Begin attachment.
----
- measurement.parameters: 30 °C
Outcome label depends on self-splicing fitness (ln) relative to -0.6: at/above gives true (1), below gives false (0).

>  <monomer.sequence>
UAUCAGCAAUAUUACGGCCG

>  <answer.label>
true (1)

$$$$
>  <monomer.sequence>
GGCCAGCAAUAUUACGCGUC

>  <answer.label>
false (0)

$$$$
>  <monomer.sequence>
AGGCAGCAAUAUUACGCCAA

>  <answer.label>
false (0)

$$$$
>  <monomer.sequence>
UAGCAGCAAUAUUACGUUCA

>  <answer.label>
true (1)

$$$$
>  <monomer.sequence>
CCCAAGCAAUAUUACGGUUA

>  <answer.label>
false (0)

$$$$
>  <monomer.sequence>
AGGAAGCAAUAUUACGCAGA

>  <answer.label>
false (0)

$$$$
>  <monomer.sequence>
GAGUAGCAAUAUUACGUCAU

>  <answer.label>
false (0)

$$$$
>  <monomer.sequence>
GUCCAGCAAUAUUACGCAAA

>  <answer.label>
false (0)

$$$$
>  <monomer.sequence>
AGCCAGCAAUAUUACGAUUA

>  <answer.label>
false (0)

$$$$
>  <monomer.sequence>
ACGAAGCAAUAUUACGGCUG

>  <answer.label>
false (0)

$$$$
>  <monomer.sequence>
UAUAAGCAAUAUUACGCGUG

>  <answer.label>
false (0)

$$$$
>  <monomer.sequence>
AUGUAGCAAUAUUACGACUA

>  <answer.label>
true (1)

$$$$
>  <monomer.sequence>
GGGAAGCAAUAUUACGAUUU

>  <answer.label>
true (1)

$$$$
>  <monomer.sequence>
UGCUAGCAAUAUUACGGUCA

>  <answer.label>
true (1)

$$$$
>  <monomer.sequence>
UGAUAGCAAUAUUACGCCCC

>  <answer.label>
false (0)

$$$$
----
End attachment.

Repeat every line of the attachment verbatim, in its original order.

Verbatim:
- measurement.parameters: 30 °C
Outcome label depends on self-splicing fitness (ln) relative to -0.6: at/above gives true (1), below gives false (0).

>  <monomer.sequence>
UAUCAGCAAUAUUACGGCCG

>  <answer.label>
true (1)

$$$$
>  <monomer.sequence>
GGCCAGCAAUAUUACGCGUC

>  <answer.label>
false (0)

$$$$
>  <monomer.sequence>
AGGCAGCAAUAUUACGCCAA

>  <answer.label>
false (0)

$$$$
>  <monomer.sequence>
UAGCAGCAAUAUUACGUUCA

>  <answer.label>
true (1)

$$$$
>  <monomer.sequence>
CCCAAGCAAUAUUACGGUUA

>  <answer.label>
false (0)

$$$$
>  <monomer.sequence>
AGGAAGCAAUAUUACGCAGA

>  <answer.label>
false (0)

$$$$
>  <monomer.sequence>
GAGUAGCAAUAUUACGUCAU

>  <answer.label>
false (0)

$$$$
>  <monomer.sequence>
GUCCAGCAAUAUUACGCAAA

>  <answer.label>
false (0)

$$$$
>  <monomer.sequence>
AGCCAGCAAUAUUACGAUUA

>  <answer.label>
false (0)

$$$$
>  <monomer.sequence>
ACGAAGCAAUAUUACGGCUG

>  <answer.label>
false (0)

$$$$
>  <monomer.sequence>
UAUAAGCAAUAUUACGCGUG

>  <answer.label>
false (0)

$$$$
>  <monomer.sequence>
AUGUAGCAAUAUUACGACUA

>  <answer.label>
true (1)

$$$$
>  <monomer.sequence>
GGGAAGCAAUAUUACGAUUU

>  <answer.label>
true (1)

$$$$
>  <monomer.sequence>
UGCUAGCAAUAUUACGGUCA

>  <answer.label>
true (1)

$$$$
>  <monomer.sequence>
UGAUAGCAAUAUUACGCCCC

>  <answer.label>
false (0)

$$$$